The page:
This understandably worries Republicans opposed to the ACA. Indiana Gov. Mitch Daniels has warned that the federal government is now so much in the driver’s seat on health care that it only needs to “play good defense” to prevail. Speaking to the 2011 Conservative Political Action Conference earlier this year, Daniels predicted: “The health-care travesty now on the books will engulf private markets and produce a single-payer system or its equivalent, and it won’t take long to happen.”

Conservatives differ over the strategies and tactics they should use to slow the federal leviathan. Writing in the conservative magazine National Review, Michael F. Cannon (no relation) of the Cato Institute chided Republican governors for accepting federal funds to set up the exchanges. He declared that if the exchanges go into effect as scheduled in 2014, millions of newly insured Americans will have vested interests in preserving the federal law, as will the insurance companies that write their policies.

Cannon praised Republican Govs. Rick Scott of Florida and Sean Parnell of Alaska for refusing to set up the exchanges with either state or federal money. They have since been joined by Georgia Gov. Nathan Deal, who backed down on plans to set up a state exchange after a legislative revolt led by Tea Party activists. The fate of an exchange is up in the air in Oklahoma where the Legislature has balked at a proposal from Gov. Mary Fallin. In New Mexico, the Legislature favors an exchange but Gov. Susana Martinez vetoed a bill that would have established one.

With these five exceptions and that of Democratic Gov. Brian Schweitzer in Montana, most governors are moving to implement state exchanges. Unless they do so or join with other states in establishing regional marketplaces, the uninsured would be enrolled in a federal exchange in which the governors would have no say. Economist John Cogan of the Hoover Institution, a foe of the ACA and co-author of a book, Healthy, Wealthy and Wise, which offers alternatives, says it is nonetheless “prudent” for governors to implement the federal law and preserve the greater flexibility they would have with a state exchange.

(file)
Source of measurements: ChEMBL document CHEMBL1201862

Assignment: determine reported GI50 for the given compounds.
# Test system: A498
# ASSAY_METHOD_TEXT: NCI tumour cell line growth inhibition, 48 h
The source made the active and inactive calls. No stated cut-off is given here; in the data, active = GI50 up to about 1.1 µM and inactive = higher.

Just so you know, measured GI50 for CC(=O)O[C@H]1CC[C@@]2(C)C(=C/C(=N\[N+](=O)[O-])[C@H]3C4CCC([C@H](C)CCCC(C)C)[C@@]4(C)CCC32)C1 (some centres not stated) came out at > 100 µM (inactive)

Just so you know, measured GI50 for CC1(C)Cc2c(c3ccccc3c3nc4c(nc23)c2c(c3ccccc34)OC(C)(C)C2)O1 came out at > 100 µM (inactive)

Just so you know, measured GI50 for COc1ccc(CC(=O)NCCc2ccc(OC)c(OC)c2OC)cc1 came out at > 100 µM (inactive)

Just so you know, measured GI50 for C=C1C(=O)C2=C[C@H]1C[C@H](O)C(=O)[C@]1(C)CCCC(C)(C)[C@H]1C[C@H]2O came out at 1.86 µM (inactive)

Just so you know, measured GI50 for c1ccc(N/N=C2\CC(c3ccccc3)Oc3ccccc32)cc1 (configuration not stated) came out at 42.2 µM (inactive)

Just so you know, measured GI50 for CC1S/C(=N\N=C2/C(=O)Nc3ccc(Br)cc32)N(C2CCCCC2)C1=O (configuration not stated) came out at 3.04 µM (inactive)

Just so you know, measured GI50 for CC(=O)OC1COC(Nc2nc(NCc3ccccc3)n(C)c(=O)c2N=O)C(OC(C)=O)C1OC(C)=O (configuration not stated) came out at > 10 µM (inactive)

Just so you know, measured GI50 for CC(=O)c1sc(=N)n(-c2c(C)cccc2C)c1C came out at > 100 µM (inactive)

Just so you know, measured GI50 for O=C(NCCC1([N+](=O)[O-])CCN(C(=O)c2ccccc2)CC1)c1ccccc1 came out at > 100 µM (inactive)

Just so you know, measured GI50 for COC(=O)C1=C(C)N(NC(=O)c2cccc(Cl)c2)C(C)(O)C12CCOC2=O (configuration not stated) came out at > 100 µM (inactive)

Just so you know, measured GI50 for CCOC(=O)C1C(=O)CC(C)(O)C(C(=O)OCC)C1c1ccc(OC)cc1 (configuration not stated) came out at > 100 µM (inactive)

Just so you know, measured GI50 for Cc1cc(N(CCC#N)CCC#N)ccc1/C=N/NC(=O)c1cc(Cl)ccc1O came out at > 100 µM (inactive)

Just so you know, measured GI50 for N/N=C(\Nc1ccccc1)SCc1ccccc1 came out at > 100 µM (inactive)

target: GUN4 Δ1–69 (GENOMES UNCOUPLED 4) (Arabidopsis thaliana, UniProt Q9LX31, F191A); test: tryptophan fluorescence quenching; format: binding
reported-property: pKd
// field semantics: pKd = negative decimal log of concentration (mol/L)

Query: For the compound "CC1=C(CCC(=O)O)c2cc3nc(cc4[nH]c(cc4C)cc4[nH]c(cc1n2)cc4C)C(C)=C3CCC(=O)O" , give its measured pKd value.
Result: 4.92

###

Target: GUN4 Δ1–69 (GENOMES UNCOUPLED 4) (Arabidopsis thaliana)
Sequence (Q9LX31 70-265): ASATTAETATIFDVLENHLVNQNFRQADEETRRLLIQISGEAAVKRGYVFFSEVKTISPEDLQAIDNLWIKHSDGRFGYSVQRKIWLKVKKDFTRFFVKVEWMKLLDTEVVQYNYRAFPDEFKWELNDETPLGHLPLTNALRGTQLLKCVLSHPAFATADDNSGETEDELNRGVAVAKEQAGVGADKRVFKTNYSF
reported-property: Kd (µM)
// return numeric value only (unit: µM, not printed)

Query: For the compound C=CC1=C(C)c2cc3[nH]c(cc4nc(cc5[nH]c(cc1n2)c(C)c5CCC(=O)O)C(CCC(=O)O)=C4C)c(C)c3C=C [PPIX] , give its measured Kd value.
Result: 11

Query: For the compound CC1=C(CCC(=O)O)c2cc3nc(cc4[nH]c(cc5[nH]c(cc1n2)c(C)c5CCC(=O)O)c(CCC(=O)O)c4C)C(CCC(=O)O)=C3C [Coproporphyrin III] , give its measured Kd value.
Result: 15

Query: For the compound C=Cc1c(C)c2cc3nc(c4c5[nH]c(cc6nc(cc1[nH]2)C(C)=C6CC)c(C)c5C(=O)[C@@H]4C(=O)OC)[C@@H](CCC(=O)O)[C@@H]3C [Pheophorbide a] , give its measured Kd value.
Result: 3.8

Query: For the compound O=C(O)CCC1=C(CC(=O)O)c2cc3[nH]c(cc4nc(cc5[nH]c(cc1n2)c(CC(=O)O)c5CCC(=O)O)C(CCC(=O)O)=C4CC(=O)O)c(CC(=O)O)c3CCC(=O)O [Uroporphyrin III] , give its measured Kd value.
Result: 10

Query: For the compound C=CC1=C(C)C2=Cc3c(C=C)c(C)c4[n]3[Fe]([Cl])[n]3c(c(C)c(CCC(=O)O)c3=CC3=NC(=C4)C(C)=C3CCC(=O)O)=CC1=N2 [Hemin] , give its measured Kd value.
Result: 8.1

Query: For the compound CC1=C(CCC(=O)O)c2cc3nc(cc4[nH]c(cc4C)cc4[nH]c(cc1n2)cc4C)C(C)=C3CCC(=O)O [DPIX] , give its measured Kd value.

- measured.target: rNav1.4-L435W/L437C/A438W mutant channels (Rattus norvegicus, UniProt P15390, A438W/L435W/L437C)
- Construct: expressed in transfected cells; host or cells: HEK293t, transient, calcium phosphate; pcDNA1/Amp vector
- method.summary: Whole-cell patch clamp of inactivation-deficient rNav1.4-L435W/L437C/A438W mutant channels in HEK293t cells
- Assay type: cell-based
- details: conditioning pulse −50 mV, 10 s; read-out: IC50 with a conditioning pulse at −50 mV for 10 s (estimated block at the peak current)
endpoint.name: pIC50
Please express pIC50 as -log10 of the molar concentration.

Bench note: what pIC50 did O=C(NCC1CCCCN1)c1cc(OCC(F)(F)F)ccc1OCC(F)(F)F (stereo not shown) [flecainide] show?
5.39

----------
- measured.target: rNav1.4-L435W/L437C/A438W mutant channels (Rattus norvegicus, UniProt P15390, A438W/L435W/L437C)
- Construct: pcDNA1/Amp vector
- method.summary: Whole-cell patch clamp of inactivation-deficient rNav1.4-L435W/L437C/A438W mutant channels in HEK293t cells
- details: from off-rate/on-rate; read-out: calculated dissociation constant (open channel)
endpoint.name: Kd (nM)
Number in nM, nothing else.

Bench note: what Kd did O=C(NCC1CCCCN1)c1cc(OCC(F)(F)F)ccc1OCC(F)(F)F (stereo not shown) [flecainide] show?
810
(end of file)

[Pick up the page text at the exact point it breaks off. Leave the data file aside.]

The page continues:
Even outspoken conservative Republican Gov. Sam Brownback of Kansas, who voted against the ACA as a U.S. senator, took a $32 million federal grant to implement a state exchange. Wisconsin Gov. Scott Walker, a hero to conservatives in the battles over pension reform and collective bargaining, accepted a $38 million federal grant to start up a state exchange.

As a practical matter, ACA is probably here to stay unless invalidated by the Supreme Court. To repeal the law, Republicans would have to win the White House and both houses of Congress in 2012. Even with this uncertain outcome, Stanford University political scientist Tammy Frisby doubts Republicans would be able to muster the votes for repeal when the nation’s uninsured would be anticipating coverage. The last time Republicans controlled both the White House and Congress they produced an unfunded drug prescription program for seniors that made Medicare financing more precarious and the budget deficit worse.

Ryan may have given Republicans more backbone this time, but he has also created the potential of voter backlash.